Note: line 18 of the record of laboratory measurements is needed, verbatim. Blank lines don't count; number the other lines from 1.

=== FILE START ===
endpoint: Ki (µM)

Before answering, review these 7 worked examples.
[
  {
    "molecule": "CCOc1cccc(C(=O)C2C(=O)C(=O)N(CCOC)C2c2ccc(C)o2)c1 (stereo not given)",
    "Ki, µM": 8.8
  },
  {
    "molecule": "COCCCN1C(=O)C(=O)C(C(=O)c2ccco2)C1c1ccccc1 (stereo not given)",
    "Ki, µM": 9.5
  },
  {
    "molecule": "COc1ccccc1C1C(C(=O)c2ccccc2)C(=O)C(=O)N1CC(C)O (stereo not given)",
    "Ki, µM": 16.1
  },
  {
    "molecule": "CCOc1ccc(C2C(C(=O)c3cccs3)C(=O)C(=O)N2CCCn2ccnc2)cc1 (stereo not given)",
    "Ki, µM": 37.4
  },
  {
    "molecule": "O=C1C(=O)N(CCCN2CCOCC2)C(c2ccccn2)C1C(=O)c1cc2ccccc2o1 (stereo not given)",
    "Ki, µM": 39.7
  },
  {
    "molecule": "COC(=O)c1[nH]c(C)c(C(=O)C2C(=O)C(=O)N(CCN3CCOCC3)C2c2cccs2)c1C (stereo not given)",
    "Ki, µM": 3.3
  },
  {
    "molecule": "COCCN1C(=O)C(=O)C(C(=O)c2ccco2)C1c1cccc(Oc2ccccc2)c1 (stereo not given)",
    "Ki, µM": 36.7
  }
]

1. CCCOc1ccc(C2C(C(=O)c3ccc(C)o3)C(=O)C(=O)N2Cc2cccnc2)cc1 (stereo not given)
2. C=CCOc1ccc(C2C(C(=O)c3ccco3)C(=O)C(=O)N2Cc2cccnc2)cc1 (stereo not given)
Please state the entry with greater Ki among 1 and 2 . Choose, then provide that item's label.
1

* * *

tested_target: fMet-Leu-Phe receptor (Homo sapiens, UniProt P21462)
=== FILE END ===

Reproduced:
    "Ki, µM": 37.4